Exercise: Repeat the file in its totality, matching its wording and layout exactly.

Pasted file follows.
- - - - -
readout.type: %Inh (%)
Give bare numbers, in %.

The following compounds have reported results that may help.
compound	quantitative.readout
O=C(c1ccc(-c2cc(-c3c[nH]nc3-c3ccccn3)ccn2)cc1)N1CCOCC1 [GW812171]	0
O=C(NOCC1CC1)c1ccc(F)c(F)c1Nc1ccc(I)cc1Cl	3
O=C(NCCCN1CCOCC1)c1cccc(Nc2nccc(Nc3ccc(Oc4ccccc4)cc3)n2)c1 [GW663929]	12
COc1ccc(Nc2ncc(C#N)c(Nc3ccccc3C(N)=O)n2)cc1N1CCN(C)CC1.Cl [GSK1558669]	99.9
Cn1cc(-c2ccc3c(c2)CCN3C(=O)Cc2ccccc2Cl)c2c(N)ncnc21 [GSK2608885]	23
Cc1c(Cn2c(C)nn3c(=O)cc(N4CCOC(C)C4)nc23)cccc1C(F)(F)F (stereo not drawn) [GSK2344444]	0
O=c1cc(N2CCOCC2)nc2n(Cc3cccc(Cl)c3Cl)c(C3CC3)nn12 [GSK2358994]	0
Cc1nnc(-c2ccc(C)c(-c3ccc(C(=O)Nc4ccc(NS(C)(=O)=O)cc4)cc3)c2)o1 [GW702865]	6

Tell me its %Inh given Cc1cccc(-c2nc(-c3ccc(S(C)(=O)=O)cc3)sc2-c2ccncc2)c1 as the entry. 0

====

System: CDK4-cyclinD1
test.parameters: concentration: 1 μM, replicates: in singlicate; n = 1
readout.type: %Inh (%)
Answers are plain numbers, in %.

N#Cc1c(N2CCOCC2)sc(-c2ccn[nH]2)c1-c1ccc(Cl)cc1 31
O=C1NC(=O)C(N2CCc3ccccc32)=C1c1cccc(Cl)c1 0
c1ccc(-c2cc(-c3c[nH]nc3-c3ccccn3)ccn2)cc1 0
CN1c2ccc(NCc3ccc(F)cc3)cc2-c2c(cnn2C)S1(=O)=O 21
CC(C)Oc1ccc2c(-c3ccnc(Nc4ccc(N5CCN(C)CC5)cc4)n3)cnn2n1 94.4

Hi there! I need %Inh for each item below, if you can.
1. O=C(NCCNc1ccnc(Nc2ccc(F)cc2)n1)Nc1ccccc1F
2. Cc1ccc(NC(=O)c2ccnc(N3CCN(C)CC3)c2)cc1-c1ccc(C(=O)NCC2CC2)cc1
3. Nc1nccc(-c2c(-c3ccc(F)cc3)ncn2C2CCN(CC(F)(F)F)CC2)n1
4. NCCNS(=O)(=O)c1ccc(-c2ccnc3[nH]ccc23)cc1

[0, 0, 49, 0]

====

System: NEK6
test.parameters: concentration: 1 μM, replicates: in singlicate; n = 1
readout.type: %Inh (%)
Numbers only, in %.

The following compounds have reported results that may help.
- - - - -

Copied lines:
readout.type: %Inh (%)
Give bare numbers, in %.

The following compounds have reported results that may help.
compound	quantitative.readout
O=C(c1ccc(-c2cc(-c3c[nH]nc3-c3ccccn3)ccn2)cc1)N1CCOCC1 [GW812171]	0
O=C(NOCC1CC1)c1ccc(F)c(F)c1Nc1ccc(I)cc1Cl	3
O=C(NCCCN1CCOCC1)c1cccc(Nc2nccc(Nc3ccc(Oc4ccccc4)cc3)n2)c1 [GW663929]	12
COc1ccc(Nc2ncc(C#N)c(Nc3ccccc3C(N)=O)n2)cc1N1CCN(C)CC1.Cl [GSK1558669]	99.9
Cn1cc(-c2ccc3c(c2)CCN3C(=O)Cc2ccccc2Cl)c2c(N)ncnc21 [GSK2608885]	23
Cc1c(Cn2c(C)nn3c(=O)cc(N4CCOC(C)C4)nc23)cccc1C(F)(F)F (stereo not drawn) [GSK2344444]	0
O=c1cc(N2CCOCC2)nc2n(Cc3cccc(Cl)c3Cl)c(C3CC3)nn12 [GSK2358994]	0
Cc1nnc(-c2ccc(C)c(-c3ccc(C(=O)Nc4ccc(NS(C)(=O)=O)cc4)cc3)c2)o1 [GW702865]	6

Tell me its %Inh given Cc1cccc(-c2nc(-c3ccc(S(C)(=O)=O)cc3)sc2-c2ccncc2)c1 as the entry. 0

====

System: CDK4-cyclinD1
test.parameters: concentration: 1 μM, replicates: in singlicate; n = 1
readout.type: %Inh (%)
Answers are plain numbers, in %.

N#Cc1c(N2CCOCC2)sc(-c2ccn[nH]2)c1-c1ccc(Cl)cc1 31
O=C1NC(=O)C(N2CCc3ccccc32)=C1c1cccc(Cl)c1 0
c1ccc(-c2cc(-c3c[nH]nc3-c3ccccn3)ccn2)cc1 0
CN1c2ccc(NCc3ccc(F)cc3)cc2-c2c(cnn2C)S1(=O)=O 21
CC(C)Oc1ccc2c(-c3ccnc(Nc4ccc(N5CCN(C)CC5)cc4)n3)cnn2n1 94.4

Hi there! I need %Inh for each item below, if you can.
1. O=C(NCCNc1ccnc(Nc2ccc(F)cc2)n1)Nc1ccccc1F
2. Cc1ccc(NC(=O)c2ccnc(N3CCN(C)CC3)c2)cc1-c1ccc(C(=O)NCC2CC2)cc1
3. Nc1nccc(-c2c(-c3ccc(F)cc3)ncn2C2CCN(CC(F)(F)F)CC2)n1
4. NCCNS(=O)(=O)c1ccc(-c2ccnc3[nH]ccc23)cc1

[0, 0, 49, 0]

====

System: NEK6
test.parameters: concentration: 1 μM, replicates: in singlicate; n = 1
readout.type: %Inh (%)
Numbers only, in %.

The following compounds have reported results that may help.